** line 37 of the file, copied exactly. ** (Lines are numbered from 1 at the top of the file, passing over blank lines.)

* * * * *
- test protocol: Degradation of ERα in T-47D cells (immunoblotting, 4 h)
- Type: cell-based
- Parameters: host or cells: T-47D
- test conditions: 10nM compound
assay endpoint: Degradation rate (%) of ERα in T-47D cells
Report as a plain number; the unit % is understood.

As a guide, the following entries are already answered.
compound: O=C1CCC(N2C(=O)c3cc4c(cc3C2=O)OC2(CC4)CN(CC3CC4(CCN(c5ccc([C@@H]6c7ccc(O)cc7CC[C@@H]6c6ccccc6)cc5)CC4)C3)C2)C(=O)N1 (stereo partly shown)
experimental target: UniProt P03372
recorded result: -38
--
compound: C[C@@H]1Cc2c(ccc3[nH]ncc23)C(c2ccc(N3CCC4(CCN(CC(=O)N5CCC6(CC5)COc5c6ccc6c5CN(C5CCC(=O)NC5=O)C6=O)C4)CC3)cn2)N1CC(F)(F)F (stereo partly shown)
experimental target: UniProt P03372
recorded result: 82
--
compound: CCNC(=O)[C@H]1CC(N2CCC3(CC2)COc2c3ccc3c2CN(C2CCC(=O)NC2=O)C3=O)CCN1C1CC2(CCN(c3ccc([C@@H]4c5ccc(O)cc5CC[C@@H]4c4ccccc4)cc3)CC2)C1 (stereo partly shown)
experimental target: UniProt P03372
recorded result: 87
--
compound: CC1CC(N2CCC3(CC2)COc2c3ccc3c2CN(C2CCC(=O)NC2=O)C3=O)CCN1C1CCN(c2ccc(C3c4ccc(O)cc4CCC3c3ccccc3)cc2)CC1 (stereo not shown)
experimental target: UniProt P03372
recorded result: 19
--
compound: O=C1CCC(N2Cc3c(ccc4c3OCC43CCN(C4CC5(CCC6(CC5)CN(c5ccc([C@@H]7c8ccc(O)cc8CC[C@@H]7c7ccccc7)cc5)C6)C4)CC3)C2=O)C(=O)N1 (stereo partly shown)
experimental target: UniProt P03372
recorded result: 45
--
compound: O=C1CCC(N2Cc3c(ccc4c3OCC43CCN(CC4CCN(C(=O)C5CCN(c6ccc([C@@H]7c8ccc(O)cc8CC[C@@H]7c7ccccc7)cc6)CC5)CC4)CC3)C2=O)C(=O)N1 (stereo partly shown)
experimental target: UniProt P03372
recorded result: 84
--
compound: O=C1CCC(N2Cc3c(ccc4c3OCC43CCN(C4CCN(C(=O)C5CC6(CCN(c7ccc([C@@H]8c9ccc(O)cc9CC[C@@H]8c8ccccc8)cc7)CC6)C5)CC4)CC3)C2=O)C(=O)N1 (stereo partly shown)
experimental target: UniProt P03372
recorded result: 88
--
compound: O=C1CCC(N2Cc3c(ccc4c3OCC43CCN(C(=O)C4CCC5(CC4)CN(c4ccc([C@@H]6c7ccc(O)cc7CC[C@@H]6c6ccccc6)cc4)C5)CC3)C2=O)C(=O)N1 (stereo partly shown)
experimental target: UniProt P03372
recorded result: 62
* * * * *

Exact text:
experimental target: UniProt P03372